Wednesday, July 30, 2014

Exclusive Malts Ardmore 2000/14 Year Cask #233

Next up in the series of single cask releases from the Exclusive Malts batch #5, an Ardmore that's almost as pale as the Ledaig, despite having spent nearly twice as long in oak.

Ardmore is a Speyside distillery known for primarily making peated whisky. They use moderately peated malt at ~12 PPM, which is similar to Springbank. Until 2001/2002 they were also the last distillery in Scotland to heat their stills with coal. So this whisky was some of the last distilled before they switched to steam coils.

The spirit was aged in what I'm assuming is a 2nd or 3rd-fill ex-bourbon cask for 14 years before being bottled at 54.3% without coloring (no surprise there) or chill filtration.

The Exclusive Malts Ardmore 2000/14 Year Cask #233

Nose: classic Speyside notes - honey, malt, fresh apples, rich but not overwhelming oak, undercurrent of faded peat, slightly coastal, meaty/fresh leather. After adding a few drops of water, the nose becomes much more youthful, with fresh grain, floral, and coastal/peat notes dominating, the apple notes become more like apple skins, and the oak mostly disappearing to become more cardboard-y.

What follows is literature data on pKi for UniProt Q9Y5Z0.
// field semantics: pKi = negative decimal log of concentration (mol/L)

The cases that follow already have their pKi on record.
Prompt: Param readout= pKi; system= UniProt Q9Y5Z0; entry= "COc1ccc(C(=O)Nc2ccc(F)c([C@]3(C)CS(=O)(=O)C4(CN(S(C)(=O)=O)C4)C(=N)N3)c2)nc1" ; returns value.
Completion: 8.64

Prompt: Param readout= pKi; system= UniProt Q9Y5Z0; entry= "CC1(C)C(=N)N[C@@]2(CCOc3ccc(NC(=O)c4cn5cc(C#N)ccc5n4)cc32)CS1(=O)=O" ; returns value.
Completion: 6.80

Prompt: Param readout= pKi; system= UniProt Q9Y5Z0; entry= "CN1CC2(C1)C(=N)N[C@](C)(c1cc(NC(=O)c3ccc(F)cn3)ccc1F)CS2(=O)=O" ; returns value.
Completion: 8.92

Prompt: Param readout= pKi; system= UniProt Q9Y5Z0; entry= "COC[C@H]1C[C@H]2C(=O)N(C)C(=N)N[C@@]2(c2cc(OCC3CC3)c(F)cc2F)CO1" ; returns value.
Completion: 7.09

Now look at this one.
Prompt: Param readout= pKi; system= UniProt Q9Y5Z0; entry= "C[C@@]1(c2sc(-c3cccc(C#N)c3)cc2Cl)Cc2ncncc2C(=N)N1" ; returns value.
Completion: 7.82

Taste: rich malt sweetness that carried all the way through, augmented by fresh/baked apple notes, earthy peat, and mild oak tannins in the middle, fading out with floral/herbal notes at the back. After dilution, the flavors become more youthful - with sweet young grain dominating at the beginning, with a fade out of muddled peat, dark chocolate, new make, and floral notes.

Finish: alcohol heat, mild oak and malt, peat residue, floral

This is a very pleasant single malt and, while almost as pale as the 2005 Ledaig I tried, much more mature. If I was making an analogy, this seems like a mashup of younger bourbon cask Balblair with Springbank, though this doesn't have as much of the oiliness that characterizes Campbeltown malts.

While quite pleasant at full strength, even a little bit of water made it seem much younger and less mature. It might help if I had enough time to really let the water integrate, but if, like me, you only have a pour, I would leave it undiluted in the glass.

The only major flaw here is the price. With every retailer I can find online stocking it at well over $100, the quality to price ratio just isn't there for me. Under $70 and I could feel like it would be worth grabbing a bottle, but as is I would leave it alone. There are some Ardmores available from Signatory's Non-Chill Filtered line which, while not at cask strength, stand a better chance of being a good value.

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